R User conference, I spoke on digital provenance, the importance of reproducible research, and how Domino has solved many of the challenges faced by data scientists when attempting this best practice. What are you doing to ensure that you're mitigating the many risks associated with provenance (or lack thereof)? Reproducibility is important throughout the entire data science process. As recent studies have shown, subconscious biases in the exploratory analysis phase of a project can have vast repercussions over final conclusions. The problems with managing the deployment and life-cycle of models in production are vast and varied, and often reproducibility stops at the level of the individual analyst.
Science and engineering are information intensive collaborative enterprises which have their own complex and rapidly evolving processes for creating, discovering, and analyzing digital artifacts. To support multiple contexts (Virtual Organizations), infrastructure must provide general purpose mechanisms for reasoning about processes and data. This paper considers one important aspect of this problem, recording and reasoning about provenance. The Open Provenance Model (OPM) provides a case study for how to use Semantic Web technology and rules to implement semantic metadata. This paper discusses a binding of the OPM written in OWL, with rules written in SWRL. These standards are useful, but cannot implement the entire OPM. However, the use of RDF enables the development of "hybrid" systems that use OWL, SWRL, and other semantic software, interoperating through a shared space of RDF triples.
Conceptualized in 1813 and later formalized in 1962, the Federal Depository Library program made US federal publications freely accessible by allowing agencies to send documents postage-free to libraries across the country for deposit. It was perhaps one of the government's earliest attempts at an "open" framework that provided information to the public. While the push for open data is not new, there remains a lack of consensus on how to best leverage secondary use of the data. To aid this endeavor, the research community has recently adopted "FAIR" data principles, pledging to make data "Findable, Accessible, Interoperable, and Re-usable." But what does it mean to make data FAIR and how can open data be used to its upmost potential?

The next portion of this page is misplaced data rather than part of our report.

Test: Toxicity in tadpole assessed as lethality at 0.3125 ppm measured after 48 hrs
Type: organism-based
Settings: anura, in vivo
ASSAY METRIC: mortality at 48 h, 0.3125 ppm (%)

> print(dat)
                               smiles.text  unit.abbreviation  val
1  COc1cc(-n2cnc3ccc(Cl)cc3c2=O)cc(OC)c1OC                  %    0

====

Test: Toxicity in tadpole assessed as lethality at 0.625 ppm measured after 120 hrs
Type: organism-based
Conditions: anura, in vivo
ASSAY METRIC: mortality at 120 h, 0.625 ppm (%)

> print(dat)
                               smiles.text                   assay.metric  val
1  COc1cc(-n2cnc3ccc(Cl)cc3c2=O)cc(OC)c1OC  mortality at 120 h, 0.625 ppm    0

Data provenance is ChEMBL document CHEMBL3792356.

The British company Provenance says it is lighting a fire under the retail world. The company has developed an app that allows retailers and customers to see where a product comes from - from origin to point of sale. "Behind every product is a complex chain of people and places, and that's a really important part of why people buy things," founder Jessi Baker explains. "Provenance is all about making that information transparent to shoppers, but also to businesses, all along the supply chain."
The usefulness of intelligent applications/services reasoning with linked data is dependent on the availability and correctness of this data. The crowd potentially has an important role to play in performing the non-trivial tasks of creating, validating, and maintaining the online linked data sets used by applications and services. Additional information captured within a provenance record can be used in these tasks and others, such as evaluating the performance of the crowd and its members. In this paper we describe two roles for the crowd in the web of linked data (creation and maintenance), and argue that incorporating provenance into these tasks is beneficial especially in scenarios when the population of available workers is small. We also identify several challenges for the use of provenance in this context and define a set of requirements for a provenance model to address these challenges.